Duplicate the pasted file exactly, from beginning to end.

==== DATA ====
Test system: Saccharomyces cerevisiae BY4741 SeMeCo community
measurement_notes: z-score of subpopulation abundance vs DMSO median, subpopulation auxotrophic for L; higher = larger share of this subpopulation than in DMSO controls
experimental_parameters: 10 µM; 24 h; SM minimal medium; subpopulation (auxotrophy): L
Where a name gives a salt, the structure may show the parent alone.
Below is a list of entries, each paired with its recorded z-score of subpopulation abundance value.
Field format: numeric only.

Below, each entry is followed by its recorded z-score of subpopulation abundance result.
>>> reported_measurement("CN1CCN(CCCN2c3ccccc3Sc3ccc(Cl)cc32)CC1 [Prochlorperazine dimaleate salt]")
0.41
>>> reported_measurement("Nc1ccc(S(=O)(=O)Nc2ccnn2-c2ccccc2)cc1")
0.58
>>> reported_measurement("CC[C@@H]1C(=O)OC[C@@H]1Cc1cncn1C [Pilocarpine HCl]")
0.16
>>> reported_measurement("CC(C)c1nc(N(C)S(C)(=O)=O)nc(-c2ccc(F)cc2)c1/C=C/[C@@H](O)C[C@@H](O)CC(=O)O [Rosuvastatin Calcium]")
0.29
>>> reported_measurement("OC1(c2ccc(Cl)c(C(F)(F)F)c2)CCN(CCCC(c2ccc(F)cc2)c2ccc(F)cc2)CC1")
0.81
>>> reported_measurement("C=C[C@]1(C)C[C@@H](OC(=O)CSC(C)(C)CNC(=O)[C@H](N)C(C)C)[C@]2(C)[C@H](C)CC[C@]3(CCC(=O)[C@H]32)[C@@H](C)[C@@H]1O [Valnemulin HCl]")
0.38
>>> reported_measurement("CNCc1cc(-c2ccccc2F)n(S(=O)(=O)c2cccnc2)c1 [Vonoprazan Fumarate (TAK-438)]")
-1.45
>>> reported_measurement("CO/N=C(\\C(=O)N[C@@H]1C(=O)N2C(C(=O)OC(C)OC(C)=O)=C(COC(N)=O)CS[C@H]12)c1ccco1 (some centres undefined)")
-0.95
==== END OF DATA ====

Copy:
Test system: Saccharomyces cerevisiae BY4741 SeMeCo community
measurement_notes: z-score of subpopulation abundance vs DMSO median, subpopulation auxotrophic for L; higher = larger share of this subpopulation than in DMSO controls
experimental_parameters: 10 µM; 24 h; SM minimal medium; subpopulation (auxotrophy): L
Where a name gives a salt, the structure may show the parent alone.
Below is a list of entries, each paired with its recorded z-score of subpopulation abundance value.
Field format: numeric only.

Below, each entry is followed by its recorded z-score of subpopulation abundance result.
>>> reported_measurement("CN1CCN(CCCN2c3ccccc3Sc3ccc(Cl)cc32)CC1 [Prochlorperazine dimaleate salt]")
0.41
>>> reported_measurement("Nc1ccc(S(=O)(=O)Nc2ccnn2-c2ccccc2)cc1")
0.58
>>> reported_measurement("CC[C@@H]1C(=O)OC[C@@H]1Cc1cncn1C [Pilocarpine HCl]")
0.16
>>> reported_measurement("CC(C)c1nc(N(C)S(C)(=O)=O)nc(-c2ccc(F)cc2)c1/C=C/[C@@H](O)C[C@@H](O)CC(=O)O [Rosuvastatin Calcium]")
0.29
>>> reported_measurement("OC1(c2ccc(Cl)c(C(F)(F)F)c2)CCN(CCCC(c2ccc(F)cc2)c2ccc(F)cc2)CC1")
0.81
>>> reported_measurement("C=C[C@]1(C)C[C@@H](OC(=O)CSC(C)(C)CNC(=O)[C@H](N)C(C)C)[C@]2(C)[C@H](C)CC[C@]3(CCC(=O)[C@H]32)[C@@H](C)[C@@H]1O [Valnemulin HCl]")
0.38
>>> reported_measurement("CNCc1cc(-c2ccccc2F)n(S(=O)(=O)c2cccnc2)c1 [Vonoprazan Fumarate (TAK-438)]")
-1.45
>>> reported_measurement("CO/N=C(\\C(=O)N[C@@H]1C(=O)N2C(C(=O)OC(C)OC(C)=O)=C(COC(N)=O)CS[C@H]12)c1ccco1 (some centres undefined)")
-0.95